After taking bath in the Pancha Ganga Ghat, we visited the Bindu Madhav Temple and prayed there. Mr.
Satyamurthy has given some details about this temple in his blog (www.shaktipeethas) as follows:

Lord Indra killed a Brahmin named Vritrasura. Because of killing the Brahmin, Indra aquired Brahma
Hatya Dosham that will impact very seriously on him. To overcome this, he constructed five temples for
Lord Vishnu at different places as follows:

1.Bindu Madhav: Kasi


2.Veni Madhav: Prayaag (Allahabad)
3.Kunthi Madhav: Pithapuram
4.Setu Madhav: Rameswaram
5.Sundara Madhav: Anantha Padmanabham(Trivandrum)

These Temples constitute Pancha Bindu Madhavs. The original Temple at Kasi was destroyed by the
Muslim invaders. The present one is the small reconstructed version in a nearby spot.

 Kal Bhairav Temple (Kasi)

It is an ancient temple of Varanasi near the Head Post Office at VishesharGanj. We are told that Kal
Bhairav is said to be the "Kotwal of Varanasi" , without his permission no one can stay in Kasi.

 Sankat Mochan Temple (Kasi)

This Temple is situated near the Assi river stream, on the way to Banaras Hindu University from the city.
This is a Temple for Lord Hanuman, who is also known as "Sankat Mochan": the God who protects us
from all anxieties, disturbances and tormentations. This temple is founded by Goswami Tulsidas. This
temple is also known as "Monkey" temple, as lot of monkeys are there inside the premises. The security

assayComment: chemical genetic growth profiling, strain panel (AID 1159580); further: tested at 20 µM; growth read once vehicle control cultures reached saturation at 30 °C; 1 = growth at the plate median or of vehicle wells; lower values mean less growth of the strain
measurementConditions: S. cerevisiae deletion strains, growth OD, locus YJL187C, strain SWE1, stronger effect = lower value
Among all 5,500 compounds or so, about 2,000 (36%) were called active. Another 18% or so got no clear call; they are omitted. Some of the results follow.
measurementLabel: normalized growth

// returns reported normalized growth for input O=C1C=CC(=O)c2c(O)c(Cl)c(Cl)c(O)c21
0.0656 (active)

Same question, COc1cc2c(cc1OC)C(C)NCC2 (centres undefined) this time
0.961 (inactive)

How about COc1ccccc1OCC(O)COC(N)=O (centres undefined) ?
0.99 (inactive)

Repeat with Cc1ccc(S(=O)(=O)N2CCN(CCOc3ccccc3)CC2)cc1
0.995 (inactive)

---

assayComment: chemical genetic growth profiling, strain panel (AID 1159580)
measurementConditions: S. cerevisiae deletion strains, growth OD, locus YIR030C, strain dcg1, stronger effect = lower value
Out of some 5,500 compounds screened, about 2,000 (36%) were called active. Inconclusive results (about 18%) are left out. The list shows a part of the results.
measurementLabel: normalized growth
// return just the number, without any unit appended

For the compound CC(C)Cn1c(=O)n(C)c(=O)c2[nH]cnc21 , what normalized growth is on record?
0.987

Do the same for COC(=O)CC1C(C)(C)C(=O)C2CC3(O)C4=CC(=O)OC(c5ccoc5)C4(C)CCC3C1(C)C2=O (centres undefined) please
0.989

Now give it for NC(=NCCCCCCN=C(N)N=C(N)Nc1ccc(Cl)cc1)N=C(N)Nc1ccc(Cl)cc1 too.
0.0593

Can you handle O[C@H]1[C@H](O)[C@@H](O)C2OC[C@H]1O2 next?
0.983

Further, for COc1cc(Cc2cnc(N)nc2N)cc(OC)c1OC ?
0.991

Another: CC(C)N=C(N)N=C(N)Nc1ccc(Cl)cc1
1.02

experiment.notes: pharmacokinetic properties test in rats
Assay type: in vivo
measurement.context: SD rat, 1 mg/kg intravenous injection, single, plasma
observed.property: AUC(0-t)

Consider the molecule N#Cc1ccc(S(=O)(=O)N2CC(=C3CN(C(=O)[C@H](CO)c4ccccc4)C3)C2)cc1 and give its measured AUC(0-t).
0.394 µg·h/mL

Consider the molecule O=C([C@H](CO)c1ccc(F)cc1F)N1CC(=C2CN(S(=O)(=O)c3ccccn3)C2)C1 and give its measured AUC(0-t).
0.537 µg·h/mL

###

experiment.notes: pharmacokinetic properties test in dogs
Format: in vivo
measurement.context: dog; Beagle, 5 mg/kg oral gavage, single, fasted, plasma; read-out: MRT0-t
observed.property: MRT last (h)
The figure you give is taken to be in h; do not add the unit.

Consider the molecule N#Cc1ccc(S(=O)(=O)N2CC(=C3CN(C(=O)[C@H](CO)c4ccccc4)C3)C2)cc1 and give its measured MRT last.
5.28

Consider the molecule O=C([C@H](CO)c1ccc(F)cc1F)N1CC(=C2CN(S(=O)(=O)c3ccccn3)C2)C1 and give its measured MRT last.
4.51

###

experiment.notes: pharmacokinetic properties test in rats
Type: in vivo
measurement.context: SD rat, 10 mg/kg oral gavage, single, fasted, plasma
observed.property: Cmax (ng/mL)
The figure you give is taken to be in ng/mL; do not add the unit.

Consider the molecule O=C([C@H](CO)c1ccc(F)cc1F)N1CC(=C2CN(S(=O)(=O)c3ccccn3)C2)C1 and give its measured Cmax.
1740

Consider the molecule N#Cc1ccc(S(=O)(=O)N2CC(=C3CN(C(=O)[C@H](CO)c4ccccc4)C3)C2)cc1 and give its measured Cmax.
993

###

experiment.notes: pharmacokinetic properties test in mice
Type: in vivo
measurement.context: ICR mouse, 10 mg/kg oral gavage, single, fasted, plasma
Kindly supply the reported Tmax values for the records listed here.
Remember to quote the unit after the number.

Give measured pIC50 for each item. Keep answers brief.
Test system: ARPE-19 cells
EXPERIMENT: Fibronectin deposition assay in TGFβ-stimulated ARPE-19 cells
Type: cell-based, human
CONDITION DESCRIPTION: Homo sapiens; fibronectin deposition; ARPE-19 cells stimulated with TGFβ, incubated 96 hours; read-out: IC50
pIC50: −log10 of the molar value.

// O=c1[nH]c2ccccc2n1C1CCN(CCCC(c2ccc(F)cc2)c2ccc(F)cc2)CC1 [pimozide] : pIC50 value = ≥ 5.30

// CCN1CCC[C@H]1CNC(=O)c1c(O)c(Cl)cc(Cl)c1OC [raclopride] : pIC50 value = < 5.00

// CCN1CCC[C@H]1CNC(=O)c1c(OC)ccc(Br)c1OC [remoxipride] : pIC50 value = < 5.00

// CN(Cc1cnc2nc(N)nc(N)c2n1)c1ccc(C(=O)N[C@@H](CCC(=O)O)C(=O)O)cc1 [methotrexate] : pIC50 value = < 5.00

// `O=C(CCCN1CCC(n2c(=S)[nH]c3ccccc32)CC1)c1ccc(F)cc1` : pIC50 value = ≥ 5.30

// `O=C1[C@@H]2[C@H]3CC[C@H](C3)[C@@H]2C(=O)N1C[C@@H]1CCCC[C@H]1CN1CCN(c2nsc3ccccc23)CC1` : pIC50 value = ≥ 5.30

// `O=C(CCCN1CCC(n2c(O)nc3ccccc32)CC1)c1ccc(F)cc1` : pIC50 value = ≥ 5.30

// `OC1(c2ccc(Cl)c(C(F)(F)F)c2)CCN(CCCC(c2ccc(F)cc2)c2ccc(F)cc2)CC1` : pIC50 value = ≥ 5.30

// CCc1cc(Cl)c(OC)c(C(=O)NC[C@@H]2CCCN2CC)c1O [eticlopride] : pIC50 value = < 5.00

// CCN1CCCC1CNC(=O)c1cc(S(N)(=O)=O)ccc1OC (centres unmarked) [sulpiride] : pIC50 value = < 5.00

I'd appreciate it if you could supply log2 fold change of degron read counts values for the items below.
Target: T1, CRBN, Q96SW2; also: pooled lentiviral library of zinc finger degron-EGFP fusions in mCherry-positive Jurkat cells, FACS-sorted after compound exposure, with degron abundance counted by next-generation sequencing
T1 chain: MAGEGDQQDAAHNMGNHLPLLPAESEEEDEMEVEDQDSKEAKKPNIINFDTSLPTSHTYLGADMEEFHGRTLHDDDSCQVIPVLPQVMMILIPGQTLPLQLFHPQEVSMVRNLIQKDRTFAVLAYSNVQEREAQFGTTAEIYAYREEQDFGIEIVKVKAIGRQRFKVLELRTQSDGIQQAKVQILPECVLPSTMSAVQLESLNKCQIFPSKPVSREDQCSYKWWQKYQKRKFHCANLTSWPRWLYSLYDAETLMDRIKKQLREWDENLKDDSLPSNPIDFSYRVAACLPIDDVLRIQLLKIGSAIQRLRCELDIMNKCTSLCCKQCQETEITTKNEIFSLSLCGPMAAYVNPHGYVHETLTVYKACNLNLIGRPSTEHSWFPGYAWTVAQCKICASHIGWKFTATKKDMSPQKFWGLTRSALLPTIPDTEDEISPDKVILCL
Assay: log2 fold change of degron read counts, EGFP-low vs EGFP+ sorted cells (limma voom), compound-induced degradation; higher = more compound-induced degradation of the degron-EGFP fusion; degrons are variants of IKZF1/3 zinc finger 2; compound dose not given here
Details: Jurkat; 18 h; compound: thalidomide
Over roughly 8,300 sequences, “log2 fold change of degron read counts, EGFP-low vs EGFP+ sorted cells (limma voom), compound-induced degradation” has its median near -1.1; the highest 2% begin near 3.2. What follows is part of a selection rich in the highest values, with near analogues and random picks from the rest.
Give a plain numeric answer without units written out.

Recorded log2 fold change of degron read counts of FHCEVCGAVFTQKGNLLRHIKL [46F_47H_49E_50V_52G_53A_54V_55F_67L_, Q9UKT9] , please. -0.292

restrictions are severe.

 Annapoorna Temple (Kasi)

Annapoorna is an important Temple to visit in Kasi. A visit to this Temple is a must. Because, food is one
of the most important requirements for all human beings as well as animals. Goddess Annapoorna will
ensure that there is never food shortage in your house, if you visit this Temple and pray with dedication.
Also, don’t forget to buy an image or representation of Annapoorna and keep it in your Pooja Room at your
residence. You will have adequate food and prosperity throughout your life. According to the legend, Lord
Shiva asked Goddess Annapoorna to ensure that no one goes hungry in Kasi when a person lives; while
Shiva will ensure that he will attain Moksha after his death. Annapoorna is Kasi’s Queen and is also known
as Bhavani. Annapoorna literally means, provider of Plenty of Food. The idol of Annapoorna always has a
small vessel containing Annam (food) signifying that the worshipper is assured of food throughout his life.
 New Vishwanath Temple : Birla Mandir: (Kasi)

We went to this Temple by an auto; quite convenient. This Temple is situated inside the Banaras Hindu
University. This is a modern place of worship planned by Pandit Malviya and built by the Birlas on the
pattern of Vishwanath Temple. This Temple is open to all, irrespective of caste or creed. As we were
traveling inside the BHU Campus, we noted that the Campus is huge. Almost every kind of Department is
there at BHU. No wonder, it is considered as the biggest University in India. When we saw a number of